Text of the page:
Today's top athletes are using AntlerX... should you?
Known as Deer Velvet, Velvet Antler or simply as "the answer", Deer antler velvet is the latest performance supplement taking the world of professional sports by storm. Anonymous player surveys in recent years have suggested any where from 10-20% all the way up to 40-50% of NFL players currently use or have at least tried Deer antler velvet. A spokesman for Nutronics Labs claims that about 40% of MLB and NFL players purchase Deer antler velvet from their company alone. We may never know what the actual numbers are but one thing is certain, hundreds of professional athletes are using Deer antler velvet. The question is, does it actually work?
The origins of this supplement can be traced all the way back to ancient Chinese medicine. Once removed, antlers are divided into different sections and then sliced into thin strips that are boiled and consumed as tea. Lower portions of the antler are used primarily on elderly patients to treat arthritis and a variety of illnesses. The upper parts and especially the tip are used on younger patients to promote growth and faster healing from injuries. Over the years, the use of Deer antler velvet has expanded to the west where antlers are more commonly converted into a powdered form used in pills instead of tea.
So why are so many athletes adding Deer antler velvet to their medicine cabinets? The secret is IGF-1. For deer, IGF-1 is what helps their antlers grow so quickly and strong. In humans, IGF-1 is a naturally occurring protein that promotes growth in children. The thinking behind Deer antler velvet is that higher levels of IGF-1 generate new cells that enable muscles to repair themselves faster. This means athletes can not only improve their endurance and build strength faster but it also enables quicker recovery times from injuries.
Athletes aren't the only ones turning to Deer antler velvet to help. The supplement is now being used by a number of doctors, including orthopedic surgeons and endocrinologists to treat everything from stunted growth to damaged cartilage in joints. The main concern expressed by most doctors researching Deer antler velvet is not whether it works but rather, the lack of regulation. Since deer antler velvet is created from a naturally occurring substance and not created in a lab, it does not have to meet any FDA requirements. Since there are no regulations in place, anyone purchasing Deer antler velvet can use whatever daily dosage they wish. New York City endocrinologist Spyros Mezitis argues taking too much of the supplement can adversely affect the body's natural metabolism.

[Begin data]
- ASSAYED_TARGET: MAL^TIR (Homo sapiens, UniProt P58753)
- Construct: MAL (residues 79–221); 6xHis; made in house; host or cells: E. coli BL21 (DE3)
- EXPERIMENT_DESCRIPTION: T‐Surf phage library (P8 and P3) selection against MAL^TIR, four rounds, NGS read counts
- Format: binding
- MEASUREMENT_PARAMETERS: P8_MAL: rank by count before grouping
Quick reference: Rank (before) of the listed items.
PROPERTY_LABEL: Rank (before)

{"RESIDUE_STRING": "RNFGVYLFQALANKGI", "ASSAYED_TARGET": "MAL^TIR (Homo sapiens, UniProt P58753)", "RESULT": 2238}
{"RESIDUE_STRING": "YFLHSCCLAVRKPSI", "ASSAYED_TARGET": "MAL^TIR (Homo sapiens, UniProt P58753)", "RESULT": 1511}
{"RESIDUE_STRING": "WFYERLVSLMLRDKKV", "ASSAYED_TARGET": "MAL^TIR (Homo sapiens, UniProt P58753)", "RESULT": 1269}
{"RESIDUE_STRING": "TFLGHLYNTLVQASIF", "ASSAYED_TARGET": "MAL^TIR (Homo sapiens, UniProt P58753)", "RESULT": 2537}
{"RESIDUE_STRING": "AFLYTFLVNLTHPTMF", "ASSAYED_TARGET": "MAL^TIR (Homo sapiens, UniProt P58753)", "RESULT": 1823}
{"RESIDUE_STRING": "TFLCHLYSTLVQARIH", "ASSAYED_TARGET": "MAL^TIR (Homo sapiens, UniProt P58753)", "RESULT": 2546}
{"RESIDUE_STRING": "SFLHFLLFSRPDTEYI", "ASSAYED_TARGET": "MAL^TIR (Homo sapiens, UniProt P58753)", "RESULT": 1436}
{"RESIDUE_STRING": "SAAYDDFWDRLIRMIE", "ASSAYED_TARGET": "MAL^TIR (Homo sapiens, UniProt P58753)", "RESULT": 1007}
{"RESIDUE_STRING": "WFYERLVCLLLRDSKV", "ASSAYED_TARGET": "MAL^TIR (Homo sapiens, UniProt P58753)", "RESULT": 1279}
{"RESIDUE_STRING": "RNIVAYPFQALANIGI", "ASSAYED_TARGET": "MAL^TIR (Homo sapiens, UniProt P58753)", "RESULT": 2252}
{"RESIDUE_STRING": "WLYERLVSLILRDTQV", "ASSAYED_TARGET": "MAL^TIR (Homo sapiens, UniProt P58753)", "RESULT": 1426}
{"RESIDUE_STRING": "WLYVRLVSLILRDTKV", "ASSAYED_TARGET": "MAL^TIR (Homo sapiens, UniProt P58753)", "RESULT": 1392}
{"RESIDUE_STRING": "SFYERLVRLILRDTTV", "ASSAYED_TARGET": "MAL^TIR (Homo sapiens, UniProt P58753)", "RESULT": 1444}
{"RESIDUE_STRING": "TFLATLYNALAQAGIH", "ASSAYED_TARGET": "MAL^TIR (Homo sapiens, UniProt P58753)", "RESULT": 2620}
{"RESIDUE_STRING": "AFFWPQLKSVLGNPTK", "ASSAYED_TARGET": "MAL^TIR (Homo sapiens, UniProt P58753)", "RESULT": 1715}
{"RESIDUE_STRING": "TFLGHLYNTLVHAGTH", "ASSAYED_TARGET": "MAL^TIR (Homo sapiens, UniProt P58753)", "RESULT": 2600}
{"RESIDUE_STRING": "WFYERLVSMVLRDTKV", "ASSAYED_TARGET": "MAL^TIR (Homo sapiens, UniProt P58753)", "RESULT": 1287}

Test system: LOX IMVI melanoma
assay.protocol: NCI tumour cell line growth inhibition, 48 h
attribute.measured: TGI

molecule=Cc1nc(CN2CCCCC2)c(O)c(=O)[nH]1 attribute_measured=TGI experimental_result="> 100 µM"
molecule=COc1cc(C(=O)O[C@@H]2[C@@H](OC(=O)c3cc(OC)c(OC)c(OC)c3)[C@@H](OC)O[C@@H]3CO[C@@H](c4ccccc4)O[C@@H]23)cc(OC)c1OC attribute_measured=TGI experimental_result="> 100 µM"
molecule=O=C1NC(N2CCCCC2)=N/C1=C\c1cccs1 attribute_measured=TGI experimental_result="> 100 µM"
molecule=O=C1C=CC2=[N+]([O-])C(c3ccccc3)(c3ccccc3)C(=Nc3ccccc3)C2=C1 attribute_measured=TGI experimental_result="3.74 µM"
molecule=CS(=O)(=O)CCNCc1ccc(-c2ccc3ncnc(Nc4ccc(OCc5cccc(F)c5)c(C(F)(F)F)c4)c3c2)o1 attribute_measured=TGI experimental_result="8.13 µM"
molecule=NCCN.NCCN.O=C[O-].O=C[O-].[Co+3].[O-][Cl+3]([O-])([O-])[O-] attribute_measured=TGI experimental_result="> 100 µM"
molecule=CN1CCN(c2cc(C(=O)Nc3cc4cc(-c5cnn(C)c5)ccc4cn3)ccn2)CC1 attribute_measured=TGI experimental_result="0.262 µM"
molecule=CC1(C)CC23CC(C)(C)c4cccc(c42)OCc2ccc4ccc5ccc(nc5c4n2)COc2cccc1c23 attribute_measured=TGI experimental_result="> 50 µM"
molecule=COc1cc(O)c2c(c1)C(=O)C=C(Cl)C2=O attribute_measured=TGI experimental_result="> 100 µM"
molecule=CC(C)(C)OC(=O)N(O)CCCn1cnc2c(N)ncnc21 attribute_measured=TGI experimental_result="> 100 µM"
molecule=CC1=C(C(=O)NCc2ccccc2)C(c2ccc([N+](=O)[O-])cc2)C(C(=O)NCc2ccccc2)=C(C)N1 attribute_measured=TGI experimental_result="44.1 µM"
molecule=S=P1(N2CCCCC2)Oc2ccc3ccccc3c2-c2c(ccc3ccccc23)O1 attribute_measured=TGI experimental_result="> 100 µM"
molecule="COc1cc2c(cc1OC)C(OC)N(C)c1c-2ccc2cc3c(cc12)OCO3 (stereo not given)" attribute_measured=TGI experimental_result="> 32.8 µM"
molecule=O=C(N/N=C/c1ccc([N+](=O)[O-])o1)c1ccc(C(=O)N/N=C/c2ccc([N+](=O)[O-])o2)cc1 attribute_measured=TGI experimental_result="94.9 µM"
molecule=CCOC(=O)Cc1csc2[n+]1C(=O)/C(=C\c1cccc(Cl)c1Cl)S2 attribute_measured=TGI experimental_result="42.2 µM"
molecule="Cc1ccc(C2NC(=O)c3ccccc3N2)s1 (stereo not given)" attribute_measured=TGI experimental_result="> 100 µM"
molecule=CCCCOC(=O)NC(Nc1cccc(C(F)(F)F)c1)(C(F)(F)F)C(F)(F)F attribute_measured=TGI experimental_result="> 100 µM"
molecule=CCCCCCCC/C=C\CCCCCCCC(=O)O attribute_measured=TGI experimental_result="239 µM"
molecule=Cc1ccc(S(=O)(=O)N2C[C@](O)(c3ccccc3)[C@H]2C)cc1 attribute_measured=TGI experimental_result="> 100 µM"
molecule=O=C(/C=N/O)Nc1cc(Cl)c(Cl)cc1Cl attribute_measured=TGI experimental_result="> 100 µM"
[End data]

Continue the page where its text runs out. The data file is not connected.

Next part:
Doctors aren't the only ones who have expressed concerns over the popularity of Deer antler velvet. Animal lovers worry about what happens to the deer during the antler removal procedure. New Zealand, the world's largest supplier of Deer antler velvet has licensed veterinarians use local anesthesia while antlers are being removed. The stags are not harmed or killed and because of how quickly IGF-1 works, they are able to grow a new set of antlers each year.
Whatever your feelings on Deer antler velvet may be, it seems the supplement is here to stay. In early 2013, the World Anti-Doping Agency lifted a previous ban on Deer antler velvet. Since then manufacturers of the supplement have reported increased sales. Only time will tell what impact Deer antler velvet will have on athletes in the long run but for now it seems to be living up to the hype. Deer antler velvet is currently available directly from suppliers online and at stores like AntlerX online store.
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